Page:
Interstate banking gets a big boost, but will it go beyond regional boundaries?
Interstate banking is suddenly looking a lot likelier a lot sooner. But the logos of New York or West Coast banking powerhouses -- Citibank, Chase Manhattan, Bank of America -- are not going to dominate the lives of Americans.
At least, not now.
In many areas of the United States, however, you'll be noticing more signs of banks from neighboring states. This is because regional interstate banking appears to be the chosen path, according to two recent court decisions.
Although both marketplace and banking forces will continue pushing for nationwide banking, for now Easterners will be seeing more branches of banks based in Boston; Hartford, Conn.; or New York -- besides their local banks. A Southerner might notice more branches from Atlanta; Orlando, Fla.; Richmond, Va. In the West, the logos of San Francisco, Los Angeles, and Seattle banks may predominate. In the middle of the country, however, where states appear to be holding to themselves, banking may look much the same as it is now.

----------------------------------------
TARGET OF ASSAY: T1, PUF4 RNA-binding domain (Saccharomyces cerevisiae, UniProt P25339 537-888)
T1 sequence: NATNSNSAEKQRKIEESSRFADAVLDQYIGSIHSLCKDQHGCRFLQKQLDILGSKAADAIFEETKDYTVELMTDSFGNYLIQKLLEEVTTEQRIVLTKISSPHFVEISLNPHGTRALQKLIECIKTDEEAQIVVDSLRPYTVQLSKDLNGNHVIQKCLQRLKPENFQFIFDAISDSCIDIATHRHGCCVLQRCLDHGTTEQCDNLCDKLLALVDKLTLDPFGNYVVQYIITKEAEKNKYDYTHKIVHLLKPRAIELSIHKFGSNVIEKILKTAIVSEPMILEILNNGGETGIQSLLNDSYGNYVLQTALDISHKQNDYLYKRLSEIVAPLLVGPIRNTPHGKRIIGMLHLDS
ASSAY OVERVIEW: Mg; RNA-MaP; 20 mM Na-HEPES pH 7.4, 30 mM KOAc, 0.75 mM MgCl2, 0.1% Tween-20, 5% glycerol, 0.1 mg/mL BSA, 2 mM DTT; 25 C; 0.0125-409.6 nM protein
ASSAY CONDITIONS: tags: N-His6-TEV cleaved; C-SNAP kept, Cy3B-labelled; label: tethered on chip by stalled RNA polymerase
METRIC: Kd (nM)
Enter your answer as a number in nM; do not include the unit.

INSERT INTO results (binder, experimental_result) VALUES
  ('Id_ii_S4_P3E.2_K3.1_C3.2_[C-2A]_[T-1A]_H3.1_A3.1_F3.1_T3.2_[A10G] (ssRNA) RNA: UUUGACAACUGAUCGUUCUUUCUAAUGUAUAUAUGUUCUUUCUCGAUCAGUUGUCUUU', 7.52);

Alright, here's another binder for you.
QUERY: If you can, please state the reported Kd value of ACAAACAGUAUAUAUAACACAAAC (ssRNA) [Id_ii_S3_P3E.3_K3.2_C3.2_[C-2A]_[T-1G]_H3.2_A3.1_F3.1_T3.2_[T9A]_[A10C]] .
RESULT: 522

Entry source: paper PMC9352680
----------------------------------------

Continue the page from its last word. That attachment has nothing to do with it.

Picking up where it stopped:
Last week the Supreme Court upheld, 8 to 0, the constitutionality of regional banking compacts. The ruling was a blow to expansion-minded money-center banks. The court cited states' rights and the long national tradition of community control of banking.
The ruling came close on the heels of a May 21 finding by a three-judge panel of the US Court of Appeals in Atlanta that chartering so-called ``nonbank banks'' across state lines violated the intent of Congress. The ``nonbanks,'' also known as limited-service or consumer banks, had hitherto slipped through a loophole in federal bank law which defined commercial banks as institutions that accepted demand deposits and made commercial loans.
By shunning commercial loan making, the nonbank banks had avoided the restrictions otherwise visited upon bank holding companies, and these operations looked to be the shortcut the nation's money-center banks were going to use to find their way to Main Street.